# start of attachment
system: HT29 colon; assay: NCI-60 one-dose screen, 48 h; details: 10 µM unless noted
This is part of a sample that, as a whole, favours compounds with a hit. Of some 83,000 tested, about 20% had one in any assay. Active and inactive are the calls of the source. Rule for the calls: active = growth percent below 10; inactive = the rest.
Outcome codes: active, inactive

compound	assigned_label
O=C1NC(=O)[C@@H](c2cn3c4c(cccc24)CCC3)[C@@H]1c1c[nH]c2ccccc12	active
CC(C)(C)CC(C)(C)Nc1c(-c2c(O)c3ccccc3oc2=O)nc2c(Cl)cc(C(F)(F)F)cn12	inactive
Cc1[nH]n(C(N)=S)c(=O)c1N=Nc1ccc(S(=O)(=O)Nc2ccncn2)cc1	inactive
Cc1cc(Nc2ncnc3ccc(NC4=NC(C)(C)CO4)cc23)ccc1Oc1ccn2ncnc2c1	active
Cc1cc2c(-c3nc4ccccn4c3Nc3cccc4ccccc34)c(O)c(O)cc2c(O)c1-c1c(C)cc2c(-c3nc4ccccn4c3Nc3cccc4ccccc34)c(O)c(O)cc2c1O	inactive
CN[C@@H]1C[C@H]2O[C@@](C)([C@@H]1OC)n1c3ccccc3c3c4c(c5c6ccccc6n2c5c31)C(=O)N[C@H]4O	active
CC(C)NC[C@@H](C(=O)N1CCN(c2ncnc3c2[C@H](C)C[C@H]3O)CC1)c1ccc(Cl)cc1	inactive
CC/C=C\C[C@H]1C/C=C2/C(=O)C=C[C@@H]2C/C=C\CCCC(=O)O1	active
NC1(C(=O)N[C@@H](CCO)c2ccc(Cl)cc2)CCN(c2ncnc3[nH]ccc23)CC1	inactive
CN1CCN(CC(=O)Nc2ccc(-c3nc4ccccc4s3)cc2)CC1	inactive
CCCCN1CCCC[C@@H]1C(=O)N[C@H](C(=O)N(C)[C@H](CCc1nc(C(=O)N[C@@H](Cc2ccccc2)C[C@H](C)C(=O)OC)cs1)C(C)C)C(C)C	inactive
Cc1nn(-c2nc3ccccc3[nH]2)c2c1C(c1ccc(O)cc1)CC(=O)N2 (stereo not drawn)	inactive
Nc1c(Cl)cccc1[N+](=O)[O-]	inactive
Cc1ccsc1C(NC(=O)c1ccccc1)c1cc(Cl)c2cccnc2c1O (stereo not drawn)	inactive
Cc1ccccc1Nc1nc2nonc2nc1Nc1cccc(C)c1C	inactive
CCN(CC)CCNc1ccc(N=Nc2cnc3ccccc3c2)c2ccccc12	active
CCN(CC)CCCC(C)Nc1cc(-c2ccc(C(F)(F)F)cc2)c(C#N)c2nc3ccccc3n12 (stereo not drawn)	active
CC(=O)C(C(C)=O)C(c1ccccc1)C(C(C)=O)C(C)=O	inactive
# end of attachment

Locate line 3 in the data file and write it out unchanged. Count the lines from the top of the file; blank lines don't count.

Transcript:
Outcome codes: active, inactive